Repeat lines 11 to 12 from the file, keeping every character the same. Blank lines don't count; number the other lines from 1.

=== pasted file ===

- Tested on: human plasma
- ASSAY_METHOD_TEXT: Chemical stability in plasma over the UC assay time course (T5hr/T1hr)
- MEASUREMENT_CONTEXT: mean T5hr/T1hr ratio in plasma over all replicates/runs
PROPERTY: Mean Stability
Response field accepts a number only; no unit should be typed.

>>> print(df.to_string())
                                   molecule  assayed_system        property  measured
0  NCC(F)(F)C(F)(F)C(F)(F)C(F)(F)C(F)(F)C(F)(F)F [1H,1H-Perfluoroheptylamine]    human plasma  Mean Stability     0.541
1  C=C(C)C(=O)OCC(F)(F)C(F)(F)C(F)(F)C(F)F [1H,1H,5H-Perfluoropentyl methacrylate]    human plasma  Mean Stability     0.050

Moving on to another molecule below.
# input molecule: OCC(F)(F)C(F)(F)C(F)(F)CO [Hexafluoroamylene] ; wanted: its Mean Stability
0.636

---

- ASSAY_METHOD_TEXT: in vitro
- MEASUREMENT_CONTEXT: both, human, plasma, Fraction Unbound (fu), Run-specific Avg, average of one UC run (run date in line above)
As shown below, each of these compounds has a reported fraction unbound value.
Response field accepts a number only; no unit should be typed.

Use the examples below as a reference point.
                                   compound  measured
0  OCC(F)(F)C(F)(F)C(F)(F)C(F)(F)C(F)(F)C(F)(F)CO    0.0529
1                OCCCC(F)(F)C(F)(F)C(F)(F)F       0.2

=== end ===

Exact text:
# input molecule: OCC(F)(F)C(F)(F)C(F)(F)CO [Hexafluoroamylene] ; wanted: its Mean Stability
0.636